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Re: General Purpose Dictionary Generator

From:Arthaey Angosii <arthaey@...>
Date:Tuesday, October 24, 2006, 0:38
Emaelivpeith Gary Shannon <fiziwig@...>:
> Output is in the form of formatted HTML pages ready for printing or > uploading to a web site.
I would also vote for XML, in case the user wants to do something other than HTML. PDF, say, without using a likely-to-be-inaccurate HTML-to-PDF converter. (If someone knows of an accurate converter, by all means let me know!)
> (These will be translated > into cascading stylesheets and span class tags in the output HTML)
My main objection to your formatting was lack of CSS usage, until I got to your parenthetical phrase. :)
> Number of dictionary entries, or number of printed lines per HTML page can be > set by the user.
Are you talking about paging as it's seen by a printer, or having multiple dict1.html, dict2.html, etc. files that you click through?
> An HTML template file can be used to supply the header, footer, title, style > sheets, etc. of the dictionary pages. This allows the user to design the > overall look and feel of the dictionary pages, including any graphics or logos > he or she might want to include on the dictionary pages. A couple of sample > template files would be included to get you started.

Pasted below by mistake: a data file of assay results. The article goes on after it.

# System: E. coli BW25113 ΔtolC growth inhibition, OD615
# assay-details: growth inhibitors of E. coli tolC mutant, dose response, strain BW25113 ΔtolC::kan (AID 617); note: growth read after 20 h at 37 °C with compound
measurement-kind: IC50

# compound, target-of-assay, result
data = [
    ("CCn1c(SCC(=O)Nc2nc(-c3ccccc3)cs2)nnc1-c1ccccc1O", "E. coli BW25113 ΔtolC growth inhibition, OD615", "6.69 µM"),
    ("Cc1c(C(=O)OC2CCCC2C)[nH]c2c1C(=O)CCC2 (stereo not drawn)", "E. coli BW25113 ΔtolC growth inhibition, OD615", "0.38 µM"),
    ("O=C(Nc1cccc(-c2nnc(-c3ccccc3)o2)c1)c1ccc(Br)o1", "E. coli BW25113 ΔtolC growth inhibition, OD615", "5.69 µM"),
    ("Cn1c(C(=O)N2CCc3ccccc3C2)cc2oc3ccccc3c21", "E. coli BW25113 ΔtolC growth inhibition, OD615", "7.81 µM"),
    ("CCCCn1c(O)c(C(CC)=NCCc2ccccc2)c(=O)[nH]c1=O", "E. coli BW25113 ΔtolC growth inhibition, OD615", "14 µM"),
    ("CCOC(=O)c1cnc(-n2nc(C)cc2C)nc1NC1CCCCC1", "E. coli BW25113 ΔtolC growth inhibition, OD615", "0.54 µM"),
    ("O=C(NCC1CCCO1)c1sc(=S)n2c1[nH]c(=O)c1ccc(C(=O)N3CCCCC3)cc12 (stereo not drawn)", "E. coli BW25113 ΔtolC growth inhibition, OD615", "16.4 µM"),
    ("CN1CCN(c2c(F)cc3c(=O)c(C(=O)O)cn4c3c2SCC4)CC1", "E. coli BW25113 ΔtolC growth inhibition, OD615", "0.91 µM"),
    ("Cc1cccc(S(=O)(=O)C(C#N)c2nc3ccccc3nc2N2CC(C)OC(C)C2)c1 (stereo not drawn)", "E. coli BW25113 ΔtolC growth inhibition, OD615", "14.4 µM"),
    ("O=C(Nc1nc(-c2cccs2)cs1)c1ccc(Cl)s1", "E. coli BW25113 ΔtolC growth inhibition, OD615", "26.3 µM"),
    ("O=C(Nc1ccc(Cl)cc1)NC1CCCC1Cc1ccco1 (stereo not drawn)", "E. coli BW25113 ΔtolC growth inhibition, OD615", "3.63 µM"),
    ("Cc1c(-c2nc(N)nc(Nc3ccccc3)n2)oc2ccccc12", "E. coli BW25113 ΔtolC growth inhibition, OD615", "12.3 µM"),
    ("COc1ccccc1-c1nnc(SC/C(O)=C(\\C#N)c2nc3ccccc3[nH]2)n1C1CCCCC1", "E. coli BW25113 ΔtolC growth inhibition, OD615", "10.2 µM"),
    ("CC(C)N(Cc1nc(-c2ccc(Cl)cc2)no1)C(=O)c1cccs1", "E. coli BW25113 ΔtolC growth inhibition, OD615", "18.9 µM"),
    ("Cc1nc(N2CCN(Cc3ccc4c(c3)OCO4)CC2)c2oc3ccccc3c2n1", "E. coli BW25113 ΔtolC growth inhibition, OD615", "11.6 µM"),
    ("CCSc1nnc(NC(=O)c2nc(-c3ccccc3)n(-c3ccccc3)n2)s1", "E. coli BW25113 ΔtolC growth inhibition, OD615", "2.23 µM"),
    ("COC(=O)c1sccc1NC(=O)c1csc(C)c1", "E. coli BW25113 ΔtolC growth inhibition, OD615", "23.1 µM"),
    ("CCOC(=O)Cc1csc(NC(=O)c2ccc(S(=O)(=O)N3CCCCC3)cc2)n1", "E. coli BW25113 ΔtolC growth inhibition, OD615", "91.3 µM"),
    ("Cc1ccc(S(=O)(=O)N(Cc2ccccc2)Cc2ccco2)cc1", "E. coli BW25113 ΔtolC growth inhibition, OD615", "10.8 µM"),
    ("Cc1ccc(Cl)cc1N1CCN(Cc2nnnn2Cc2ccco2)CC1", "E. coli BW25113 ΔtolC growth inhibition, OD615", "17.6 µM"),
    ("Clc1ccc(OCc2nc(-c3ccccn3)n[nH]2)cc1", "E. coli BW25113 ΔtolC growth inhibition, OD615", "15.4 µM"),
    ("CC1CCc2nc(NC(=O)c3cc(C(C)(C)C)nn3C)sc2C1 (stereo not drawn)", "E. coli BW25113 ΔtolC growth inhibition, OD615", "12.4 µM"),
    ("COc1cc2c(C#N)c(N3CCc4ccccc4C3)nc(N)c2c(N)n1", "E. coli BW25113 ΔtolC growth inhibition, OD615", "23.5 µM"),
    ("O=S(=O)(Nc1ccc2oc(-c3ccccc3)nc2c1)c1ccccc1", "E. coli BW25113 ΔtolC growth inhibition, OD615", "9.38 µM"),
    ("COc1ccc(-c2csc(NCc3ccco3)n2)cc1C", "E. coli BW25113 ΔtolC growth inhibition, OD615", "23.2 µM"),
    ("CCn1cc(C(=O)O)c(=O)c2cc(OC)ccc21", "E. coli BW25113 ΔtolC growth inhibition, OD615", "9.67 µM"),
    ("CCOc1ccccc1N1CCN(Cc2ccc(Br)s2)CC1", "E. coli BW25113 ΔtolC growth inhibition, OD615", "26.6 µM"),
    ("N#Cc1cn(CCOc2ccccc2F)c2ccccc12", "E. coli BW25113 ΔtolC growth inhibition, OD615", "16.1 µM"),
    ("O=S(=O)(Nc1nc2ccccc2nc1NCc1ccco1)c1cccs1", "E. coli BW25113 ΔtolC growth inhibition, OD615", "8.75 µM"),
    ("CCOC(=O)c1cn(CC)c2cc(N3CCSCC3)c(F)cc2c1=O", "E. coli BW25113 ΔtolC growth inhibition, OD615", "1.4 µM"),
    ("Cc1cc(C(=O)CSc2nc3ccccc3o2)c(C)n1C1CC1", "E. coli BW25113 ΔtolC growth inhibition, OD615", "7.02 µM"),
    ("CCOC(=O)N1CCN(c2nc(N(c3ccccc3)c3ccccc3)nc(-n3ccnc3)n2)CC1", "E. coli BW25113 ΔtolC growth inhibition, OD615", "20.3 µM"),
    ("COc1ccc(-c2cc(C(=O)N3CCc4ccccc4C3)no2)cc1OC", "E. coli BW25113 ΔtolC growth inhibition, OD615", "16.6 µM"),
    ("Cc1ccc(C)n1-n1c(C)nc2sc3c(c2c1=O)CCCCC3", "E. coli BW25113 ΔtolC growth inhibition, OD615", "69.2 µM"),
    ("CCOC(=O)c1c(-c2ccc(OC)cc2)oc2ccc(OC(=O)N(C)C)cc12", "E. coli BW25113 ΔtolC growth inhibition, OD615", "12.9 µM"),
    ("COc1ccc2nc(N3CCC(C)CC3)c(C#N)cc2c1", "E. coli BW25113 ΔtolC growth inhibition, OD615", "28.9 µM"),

Depending on how you do the HTML template file, I might prefer to be given a skeleton CSS file instead and edit the presentation directly that way.
> Two separate sets of HTML pages are generated, one for language A to Language B > and one for the other way around.
Are you not interested in created single-language dictionaries with your program?
> Sample Latin to English entry format might be pattern: > > <b>$latin</b> </i>$pr-pts</i> - [$pos] $english ($notes)
How does this translate into a classy span in the final HTML output? -- AA